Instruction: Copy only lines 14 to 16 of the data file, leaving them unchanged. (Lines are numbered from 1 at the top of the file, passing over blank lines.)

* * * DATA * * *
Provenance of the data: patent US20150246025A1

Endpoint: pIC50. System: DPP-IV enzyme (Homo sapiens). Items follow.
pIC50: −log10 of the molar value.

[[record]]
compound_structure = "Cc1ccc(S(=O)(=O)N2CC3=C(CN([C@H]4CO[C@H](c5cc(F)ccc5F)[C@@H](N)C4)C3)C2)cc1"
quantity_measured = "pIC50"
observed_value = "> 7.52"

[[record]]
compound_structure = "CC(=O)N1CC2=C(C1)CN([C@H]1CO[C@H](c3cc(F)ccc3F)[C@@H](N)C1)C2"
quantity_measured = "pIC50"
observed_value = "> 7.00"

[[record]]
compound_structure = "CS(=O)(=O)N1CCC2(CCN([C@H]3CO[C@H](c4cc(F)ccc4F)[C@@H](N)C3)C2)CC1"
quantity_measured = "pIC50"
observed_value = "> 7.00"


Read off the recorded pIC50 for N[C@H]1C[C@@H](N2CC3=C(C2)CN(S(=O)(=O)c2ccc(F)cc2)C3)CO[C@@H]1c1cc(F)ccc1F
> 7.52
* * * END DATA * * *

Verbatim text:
quantity_measured = "pIC50"
observed_value = "> 7.00"


Read off the recorded pIC50 for N[C@H]1C[C@@H](N2CC3=C(C2)CN(S(=O)(=O)c2ccc(F)cc2)C3)CO[C@@H]1c1cc(F)ccc1F